Juanita Goebertus, director of the Americas Division of Human Rights Watch, called for existing loans to El Salvador’s Police, Defense Ministry, Prosecutor’s Office, and prison system to be suspended until concrete safeguards are established to prevent these funds from being used. to commit human rights violations within the framework of the exceptional regime of Nayib Bukele.

“A bad manager”

“Mossi, as president of CABEI and responsible for its administrative management, doubled the spending budget in four years, from 70.1 million dollars in 2018 to 146.4 million in 2022,” warns Trejos Lalli. “During his administration, there have been ostentatious contracting of new buildings and remodeling of offices in Tegucigalpa and acquisitions of new offices in Argentina, Taiwan, Spain, Korea and the Dominican Republic, just when all signs indicated to do otherwise. In addition, the payroll increased by 30% compared to 2018, and reached more than 450″.

Juan Sebastian Chamorro, an economist and political prisoner exiled by the Ortega and Murillo regime, told EL PAIS that “any bank” should fire Mossi for his administrative management, without “the need to add political considerations.” “Administrative expenses increased by 30%, total expenses doubled, profitability dropped, profits fell from 223 million to 84 million… Clearly, for purely efficiency and technical reasons, that manager should leave,” he said.

Transparency in question

On the other hand, in November 2021, Otton Solis Fallas, another representative that Costa Rica had at CABEI, revealed “abuses” at the top of the entity. He denounced that the directors “appointed by hand” enjoy salaries of $11,449 per month, to which are added bonuses which raise the income by almost 65% exempt from all taxes.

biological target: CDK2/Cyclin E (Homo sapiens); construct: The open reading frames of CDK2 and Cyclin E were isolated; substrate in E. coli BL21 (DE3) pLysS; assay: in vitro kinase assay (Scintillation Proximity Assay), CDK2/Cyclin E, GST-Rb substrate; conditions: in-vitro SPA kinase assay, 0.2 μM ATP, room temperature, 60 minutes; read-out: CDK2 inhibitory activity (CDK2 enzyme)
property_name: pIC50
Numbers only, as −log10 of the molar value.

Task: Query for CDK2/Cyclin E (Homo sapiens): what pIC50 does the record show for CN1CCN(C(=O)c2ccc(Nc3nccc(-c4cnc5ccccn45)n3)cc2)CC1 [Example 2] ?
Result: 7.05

According to researcher Berg, Mossi is described as a provincial fiefdom ruler, who runs the bank to suit his personal interests and benefit those close to him, while eroding important internal checks and balances. Transparency, especially in the management of funds by governments, is another of the most questioned flanks.

Berg recalls in his article that when the bank’s Board of Directors decided to impose greater transparency, ordering an internal audit of expenses and demanding more information, Mossi threatened to resign, “endangering the privileges enjoyed by many in the bank under his leadership.” “Mossi’s leadership style has gotten CABEI into trouble for its financing of a bioclimate project in Nicaragua that contributes to violence and the lack of prior consent with indigenous communities,” he lists.

So, the CABEI governors will have the last word on Mossi’s permanence or not in office. Although the outlook for his critics is not encouraging, since countries like Nicaragua, El Salvador and Honduras collude to grant each other loans. “In there there are tacit alliances that make it more difficult to block financing. The Bukele government, the previous one that existed in Honduras, and the Ortega government have terrible alliances,” warned Otton Solis in November 2021.